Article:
Thanks for noting. The use of serial comma is indeed the standard followed all across on this wiki. Implemented in our "Writing style" section: Special:Diff/1116809 --Maffblaster (talk) 18:24, 10 August 2022 (UTC)

IP documentation prefix usage

Talk status
This discussion is done as of 2022-08-10.

In RFC's RFC3849#section-4, RFC5737#section-3 there is mention of IP documentation prefixes for examples and documentation, these IP prefixes (subnets) are:

  • 192.0.2.0/24 TEST-NET-1
  • 198.51.100.0/24 TEST-NET-2
  • 203.0.113.0/24 TEST-NET-3
  • 2001:db8::/32

All above mentioned IP subnets (prefixes) are not allowed to be routed in global internet routing table, and only for the purpose of documentation and showing examples. Actually they are already used in many gentoo wiki articles, mostly by these I have been contributing too, f.e. iproute2. They are used in other documentations to f.e. man syslogd. It would be great if the wiki mentioned and them in the Guidelines. What do you think, is this an option for this wiki? Needle (talk) 03:35, 10 March 2022 (UTC)

Needle , this is a really good find and a fantastic idea that I would like to see implemented. It would be great to see these recommended IP addresses used by our contributors in our various networking articles. That said, the wiki guidelines are not the best place to recommend our contributors to use the IP documentation prefixes. Wiki guidelines focus on style, formatting, and structure, but do not recommended specific content for articles. Perhaps a 'meta' style article focused on networking in the main namespace would be a better place? We don't have such an article yet, so it's open for you to create one. :) --Maffblaster (talk) 18:36, 10 August 2022 (UTC)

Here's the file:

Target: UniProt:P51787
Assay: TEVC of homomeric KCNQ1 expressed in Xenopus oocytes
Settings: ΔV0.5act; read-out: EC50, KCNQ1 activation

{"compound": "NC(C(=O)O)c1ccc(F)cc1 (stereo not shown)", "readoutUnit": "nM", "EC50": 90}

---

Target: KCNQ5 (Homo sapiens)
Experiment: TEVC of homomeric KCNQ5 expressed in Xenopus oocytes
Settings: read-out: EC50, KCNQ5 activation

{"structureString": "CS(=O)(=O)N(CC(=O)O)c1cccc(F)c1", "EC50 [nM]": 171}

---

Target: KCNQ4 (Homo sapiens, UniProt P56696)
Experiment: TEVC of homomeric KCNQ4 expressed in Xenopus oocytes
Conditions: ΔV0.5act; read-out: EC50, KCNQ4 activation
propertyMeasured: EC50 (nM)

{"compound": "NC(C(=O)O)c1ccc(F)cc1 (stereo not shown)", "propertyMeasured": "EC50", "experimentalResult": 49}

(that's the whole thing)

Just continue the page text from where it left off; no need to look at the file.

Bad link

Talk status
This discussion is done.

Ref in Gentoo_Wiki:Guidelines#Use_lead-in_sentences "Placement of the Topic Sentence, Rochester Institute of Technology, October 10, 2014. Retrieved on January 1st, 2015" links to https://www.rit.edu/ntid/rate/sea/processes/paragraph/process/placement which is 404. Could https://web.archive.org/web/20151026134110/http://www.rit.edu/ntid/rate/sea/processes/paragraph/process/placement replace it ? -- Ris (talk) 10:45, 10 August 2022 (UTC)

Fixed to the correct link in Special:Diff/1116801 --Grknight (talk) 18:14, 10 August 2022 (UTC)

References

  1. Google Developer Documentation Style Guide: "Language and grammar: Second person". Retrieved 27th April 2019.
  2. Microsoft Style Guide: "Grammar and parts of speech: Person". Retrieved 27th April 2019.
  3. TechnicalWriter Wiki: "Using the correct language". Retrieved 27th April 2019.